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Premium Member
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32 Posts
Discussion Starter · #1 ·
Any experience with Filthy?

Jeep Wrangler Gears, Lockers, and Install Kits

Looking to re-gear a soon to be, new to me 2006 LJ Rubicon 6spd from OEM 4.10 to either 5.13 or 5.38 (on 35s).
Having never bought ring/pinion sets and never had a Dana 44 I'm unclear on the 'T' for thick cut gear sets and whether I need thick or not. In other words, which of the sets to choose.

Also curious about this option:

Add REM ISF Superfinishing Service [+$175.00]
- Reduces friction by 25-37% for less heat and better power transfer.
- Requires no break-in procedure and reduces gear noise.


I like the sound of "no break-in procedure" and don't mind the one-time additional expenditure.
There are other options on that list so I'm open to recommendations. Then to find a good shop for installation.
 

Los Angeles
1993 Wrangler YJ 4.0
Joined
2,126 Posts
I am edging towards regearing and this is my approach. I found and read threads in my Southern California Regional forum about regearing. I found one company that was highly recommended. I googled them and checked more reviews and any videos they had. I finally called them and only had to talk about 15 minutes before all of the questions that I had, were answered and all of the questions that I didn't know to ask, were answered also.

They will know what you want,what you need, what is best, and what is internet bs.

I suggest having the shop that you choose provide the parts, not you. They need to make money and it will be covered under some kind of warranty.
 

Registered
2006 Jeep Wrangler Unlimited Rubicon, too many mods to list.
Joined
1,407 Posts
So many think they can avoid cost by simply going to buy parts across the internet from someone willing to work for next to nothing, then drop all the parts in the lap of some local journeyman expert shop, who will then use their expertise to install and adjust and compensate and certify and warranty, while charging them minimum wage labor rates, so the buyer can save 100 bucks. The insanity rears it鈥檚 head when they actually find someone willing to do it, and the buyer is convinced he has been so smart that he is getting something of value for nothing.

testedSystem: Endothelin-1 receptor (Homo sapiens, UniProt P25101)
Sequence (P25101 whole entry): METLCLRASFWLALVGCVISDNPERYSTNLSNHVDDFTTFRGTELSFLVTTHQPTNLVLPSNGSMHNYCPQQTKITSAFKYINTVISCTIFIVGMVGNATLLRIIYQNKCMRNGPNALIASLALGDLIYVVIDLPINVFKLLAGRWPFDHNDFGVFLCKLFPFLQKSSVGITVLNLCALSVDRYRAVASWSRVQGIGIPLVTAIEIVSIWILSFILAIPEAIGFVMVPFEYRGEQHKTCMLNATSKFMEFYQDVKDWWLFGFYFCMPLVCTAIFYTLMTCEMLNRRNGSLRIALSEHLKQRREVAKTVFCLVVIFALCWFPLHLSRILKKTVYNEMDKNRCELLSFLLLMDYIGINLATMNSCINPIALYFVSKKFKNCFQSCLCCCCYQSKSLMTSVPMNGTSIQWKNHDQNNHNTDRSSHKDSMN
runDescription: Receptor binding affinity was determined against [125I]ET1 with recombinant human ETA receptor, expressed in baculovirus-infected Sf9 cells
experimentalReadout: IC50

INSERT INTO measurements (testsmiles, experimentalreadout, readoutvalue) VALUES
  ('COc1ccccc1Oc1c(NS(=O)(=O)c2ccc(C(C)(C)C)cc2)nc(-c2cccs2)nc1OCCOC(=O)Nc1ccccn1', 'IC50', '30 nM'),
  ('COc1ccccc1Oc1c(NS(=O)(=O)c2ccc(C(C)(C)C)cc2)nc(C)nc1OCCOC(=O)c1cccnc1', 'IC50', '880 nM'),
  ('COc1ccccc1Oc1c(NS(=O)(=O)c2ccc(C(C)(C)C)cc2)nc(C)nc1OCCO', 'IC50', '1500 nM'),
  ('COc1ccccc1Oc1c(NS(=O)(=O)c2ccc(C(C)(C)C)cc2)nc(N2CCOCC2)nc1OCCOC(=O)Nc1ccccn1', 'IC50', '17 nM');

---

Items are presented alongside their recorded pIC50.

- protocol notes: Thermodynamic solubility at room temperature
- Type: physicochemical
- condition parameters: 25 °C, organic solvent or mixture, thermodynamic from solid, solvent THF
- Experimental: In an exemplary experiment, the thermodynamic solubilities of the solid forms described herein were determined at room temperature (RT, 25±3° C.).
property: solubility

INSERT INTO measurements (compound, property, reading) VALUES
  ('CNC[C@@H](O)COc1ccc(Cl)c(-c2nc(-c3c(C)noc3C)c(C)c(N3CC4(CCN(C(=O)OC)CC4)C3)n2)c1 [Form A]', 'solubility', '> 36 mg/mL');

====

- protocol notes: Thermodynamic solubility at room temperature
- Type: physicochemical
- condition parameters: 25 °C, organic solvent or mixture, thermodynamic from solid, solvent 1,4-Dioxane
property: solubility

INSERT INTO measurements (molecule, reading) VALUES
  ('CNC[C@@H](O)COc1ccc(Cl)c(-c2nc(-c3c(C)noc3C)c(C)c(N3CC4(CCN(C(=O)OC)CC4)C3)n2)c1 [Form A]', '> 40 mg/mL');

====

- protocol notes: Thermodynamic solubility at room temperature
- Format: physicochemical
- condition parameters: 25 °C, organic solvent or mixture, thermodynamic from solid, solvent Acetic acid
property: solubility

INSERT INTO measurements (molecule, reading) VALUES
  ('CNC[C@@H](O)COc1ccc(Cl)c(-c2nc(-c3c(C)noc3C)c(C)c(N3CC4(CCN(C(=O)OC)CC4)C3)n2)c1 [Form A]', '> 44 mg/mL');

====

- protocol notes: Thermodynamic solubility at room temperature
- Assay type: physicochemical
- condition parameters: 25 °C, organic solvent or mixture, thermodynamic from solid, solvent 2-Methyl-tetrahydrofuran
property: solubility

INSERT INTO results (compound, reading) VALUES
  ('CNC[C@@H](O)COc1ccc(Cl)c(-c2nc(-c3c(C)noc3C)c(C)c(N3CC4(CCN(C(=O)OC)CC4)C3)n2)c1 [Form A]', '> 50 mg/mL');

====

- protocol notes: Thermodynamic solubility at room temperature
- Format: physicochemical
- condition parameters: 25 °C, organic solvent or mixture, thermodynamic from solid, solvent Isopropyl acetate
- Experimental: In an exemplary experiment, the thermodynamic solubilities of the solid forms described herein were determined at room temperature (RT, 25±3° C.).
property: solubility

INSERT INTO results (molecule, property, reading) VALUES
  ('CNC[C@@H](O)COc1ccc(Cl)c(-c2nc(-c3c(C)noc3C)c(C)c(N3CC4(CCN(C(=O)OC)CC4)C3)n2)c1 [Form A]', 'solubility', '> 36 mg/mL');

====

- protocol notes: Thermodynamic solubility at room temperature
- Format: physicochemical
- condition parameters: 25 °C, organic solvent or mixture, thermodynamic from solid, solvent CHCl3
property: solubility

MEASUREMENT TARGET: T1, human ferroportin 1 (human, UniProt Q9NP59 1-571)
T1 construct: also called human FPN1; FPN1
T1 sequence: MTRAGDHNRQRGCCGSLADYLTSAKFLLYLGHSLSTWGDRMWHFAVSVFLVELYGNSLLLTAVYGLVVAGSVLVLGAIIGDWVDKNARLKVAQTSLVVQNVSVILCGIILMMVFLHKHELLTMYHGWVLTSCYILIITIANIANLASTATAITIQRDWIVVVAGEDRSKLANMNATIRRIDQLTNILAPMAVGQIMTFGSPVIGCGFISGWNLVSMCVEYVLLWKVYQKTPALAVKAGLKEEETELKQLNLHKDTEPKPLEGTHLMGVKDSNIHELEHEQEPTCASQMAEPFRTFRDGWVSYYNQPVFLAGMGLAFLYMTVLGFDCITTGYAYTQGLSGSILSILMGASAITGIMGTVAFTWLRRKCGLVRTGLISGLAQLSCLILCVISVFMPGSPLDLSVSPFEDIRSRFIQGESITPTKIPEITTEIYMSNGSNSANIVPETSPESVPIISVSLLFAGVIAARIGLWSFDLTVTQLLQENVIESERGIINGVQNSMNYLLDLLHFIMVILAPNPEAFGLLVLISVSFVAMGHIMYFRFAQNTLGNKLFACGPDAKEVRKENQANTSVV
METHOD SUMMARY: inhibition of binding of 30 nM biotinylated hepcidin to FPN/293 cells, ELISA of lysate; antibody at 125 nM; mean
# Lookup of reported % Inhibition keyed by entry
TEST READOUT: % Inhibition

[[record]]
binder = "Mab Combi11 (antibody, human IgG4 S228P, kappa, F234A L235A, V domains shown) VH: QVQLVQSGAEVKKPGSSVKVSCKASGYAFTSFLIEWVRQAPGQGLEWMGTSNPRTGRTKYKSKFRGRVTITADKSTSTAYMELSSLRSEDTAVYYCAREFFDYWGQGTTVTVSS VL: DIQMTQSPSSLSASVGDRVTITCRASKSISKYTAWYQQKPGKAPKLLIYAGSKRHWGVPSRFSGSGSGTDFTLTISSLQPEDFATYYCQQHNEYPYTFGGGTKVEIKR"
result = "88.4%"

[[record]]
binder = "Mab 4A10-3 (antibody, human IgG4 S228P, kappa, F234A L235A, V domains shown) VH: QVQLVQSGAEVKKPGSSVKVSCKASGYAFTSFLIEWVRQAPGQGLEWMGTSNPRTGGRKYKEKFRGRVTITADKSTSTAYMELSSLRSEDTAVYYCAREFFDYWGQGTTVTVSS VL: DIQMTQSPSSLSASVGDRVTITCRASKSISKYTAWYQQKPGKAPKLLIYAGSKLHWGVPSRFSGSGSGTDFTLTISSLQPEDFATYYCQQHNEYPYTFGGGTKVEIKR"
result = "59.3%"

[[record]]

The bottom line? Value expertise, experience, and a job properly done. You have only saved money when it doesn鈥檛 have to be done over again. And just remember that someone always assumes that risk. If you deny paying for that to the shop who is doing the work, then you assume the risk yourself. It鈥檚 the beauty of the free market.
 

Premium Member
Joined
32 Posts
Discussion Starter · #5 · (Edited)
Unexpected answers but really good ones. Great points and I'll heed.

I'll visit my local installer and see where it takes me. Any gear brands to balk at? I want good stuff done once.

Caveat: I'll probably run the LJ 6spd on 4.10/ 35s for a year and see what the real world seat of the pants tells me.

Thanks folks!

Sent from my Pixel 4a using Tapatalk
 

Registered
2006 Jeep Wrangler Unlimited Rubicon, too many mods to list.
Joined
1,407 Posts
Unexpected answers but really good ones. Great points and I'll heed.

I'll visit my local installer and see where it takes me. Any gear brands to balk at? I want good stuff done once.

Caveat: I'll probably run the LJ 6spd on 4.10/ 35s for a year and see what the real world seat of the pants tells me.

Thanks folks!

Sent from my Pixel 4a using Tapatalk
I think you鈥檒l find the 35s to be just a bit much for the 4.10 gears. It鈥檚 one of several reasons I stuck with 33s. I justify mine by not expecting my Jeep to be a rock crawling rig, but a trail rig. I also tow it. It has to have good manners all the time. 35s are sweet. I just can鈥檛 do it.
 
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Premium Member
Joined
32 Posts
Discussion Starter · #7 ·
So many think they can avoid cost by simply going to buy parts across the internet from someone willing to work for next to nothing, then drop all the parts in the lap of some local journeyman expert shop, who will then use their expertise to install and adjust and compensate and certify and warranty, while charging them minimum wage labor rates, so the buyer can save 100 bucks. The insanity rears it鈥檚 head when they actually find someone willing to do it, and the buyer is convinced he has been so smart that he is getting something of value for nothing.

The bottom line? Value expertise, experience, and a job properly done. You have only saved money when it doesn鈥檛 have to be done over again. And just remember that someone always assumes that risk. If you deny paying for that to the shop who is doing the work, then you assume the risk yourself. It鈥檚 the beauty of the free market.
All that notwithstanding does someone have an opinion on part 2 of the question?

Also curious about this option:

Add REM ISF Superfinishing Service [+$175.00]
- Reduces friction by 25-37% for less heat and better power transfer.
- Requires no break-in procedure and reduces gear noise.


I like the sound of "no break-in procedure" and don't mind the one-time additional expenditure.
There are other options on that list so I'm open to recommendations. Then to find a good shop for installation.
 
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